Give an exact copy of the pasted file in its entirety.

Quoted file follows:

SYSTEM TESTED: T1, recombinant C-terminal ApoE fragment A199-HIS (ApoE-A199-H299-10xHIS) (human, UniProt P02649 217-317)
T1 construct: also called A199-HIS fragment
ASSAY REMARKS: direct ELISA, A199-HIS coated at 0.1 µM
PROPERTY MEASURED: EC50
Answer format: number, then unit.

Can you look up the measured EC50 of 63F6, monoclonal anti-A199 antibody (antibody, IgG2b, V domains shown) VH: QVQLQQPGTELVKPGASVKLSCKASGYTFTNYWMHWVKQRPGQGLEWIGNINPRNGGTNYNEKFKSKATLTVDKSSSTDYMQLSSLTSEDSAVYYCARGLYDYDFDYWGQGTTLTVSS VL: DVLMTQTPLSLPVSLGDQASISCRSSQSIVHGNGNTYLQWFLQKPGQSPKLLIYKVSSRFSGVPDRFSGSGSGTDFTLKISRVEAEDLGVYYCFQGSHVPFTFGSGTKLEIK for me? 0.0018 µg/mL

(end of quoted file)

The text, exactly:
SYSTEM TESTED: T1, recombinant C-terminal ApoE fragment A199-HIS (ApoE-A199-H299-10xHIS) (human, UniProt P02649 217-317)
T1 construct: also called A199-HIS fragment
ASSAY REMARKS: direct ELISA, A199-HIS coated at 0.1 µM
PROPERTY MEASURED: EC50
Answer format: number, then unit.

Can you look up the measured EC50 of 63F6, monoclonal anti-A199 antibody (antibody, IgG2b, V domains shown) VH: QVQLQQPGTELVKPGASVKLSCKASGYTFTNYWMHWVKQRPGQGLEWIGNINPRNGGTNYNEKFKSKATLTVDKSSSTDYMQLSSLTSEDSAVYYCARGLYDYDFDYWGQGTTLTVSS VL: DVLMTQTPLSLPVSLGDQASISCRSSQSIVHGNGNTYLQWFLQKPGQSPKLLIYKVSSRFSGVPDRFSGSGSGTDFTLKISRVEAEDLGVYYCFQGSHVPFTFGSGTKLEIK for me? 0.0018 µg/mL